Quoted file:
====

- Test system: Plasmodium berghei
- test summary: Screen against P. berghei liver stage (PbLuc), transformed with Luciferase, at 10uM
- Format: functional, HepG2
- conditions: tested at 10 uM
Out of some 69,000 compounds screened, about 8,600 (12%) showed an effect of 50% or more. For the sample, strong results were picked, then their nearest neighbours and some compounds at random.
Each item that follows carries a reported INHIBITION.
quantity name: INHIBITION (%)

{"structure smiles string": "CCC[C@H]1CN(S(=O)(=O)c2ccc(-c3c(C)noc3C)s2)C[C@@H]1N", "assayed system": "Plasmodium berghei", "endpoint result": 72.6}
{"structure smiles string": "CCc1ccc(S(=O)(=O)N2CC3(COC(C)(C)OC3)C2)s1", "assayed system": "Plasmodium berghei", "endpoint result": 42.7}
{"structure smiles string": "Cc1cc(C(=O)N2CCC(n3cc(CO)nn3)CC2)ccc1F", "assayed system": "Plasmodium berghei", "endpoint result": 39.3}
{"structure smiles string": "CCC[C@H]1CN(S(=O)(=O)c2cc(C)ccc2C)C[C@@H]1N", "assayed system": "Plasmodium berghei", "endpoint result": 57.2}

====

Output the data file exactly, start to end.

- Test system: Plasmodium berghei
- test summary: Screen against P. berghei liver stage (PbLuc), transformed with Luciferase, at 10uM
- Format: functional, HepG2
- conditions: tested at 10 uM
Out of some 69,000 compounds screened, about 8,600 (12%) showed an effect of 50% or more. For the sample, strong results were picked, then their nearest neighbours and some compounds at random.
Each item that follows carries a reported INHIBITION.
quantity name: INHIBITION (%)

{"structure smiles string": "CCC[C@H]1CN(S(=O)(=O)c2ccc(-c3c(C)noc3C)s2)C[C@@H]1N", "assayed system": "Plasmodium berghei", "endpoint result": 72.6}
{"structure smiles string": "CCc1ccc(S(=O)(=O)N2CC3(COC(C)(C)OC3)C2)s1", "assayed system": "Plasmodium berghei", "endpoint result": 42.7}
{"structure smiles string": "Cc1cc(C(=O)N2CCC(n3cc(CO)nn3)CC2)ccc1F", "assayed system": "Plasmodium berghei", "endpoint result": 39.3}
{"structure smiles string": "CCC[C@H]1CN(S(=O)(=O)c2cc(C)ccc2C)C[C@@H]1N", "assayed system": "Plasmodium berghei", "endpoint result": 57.2}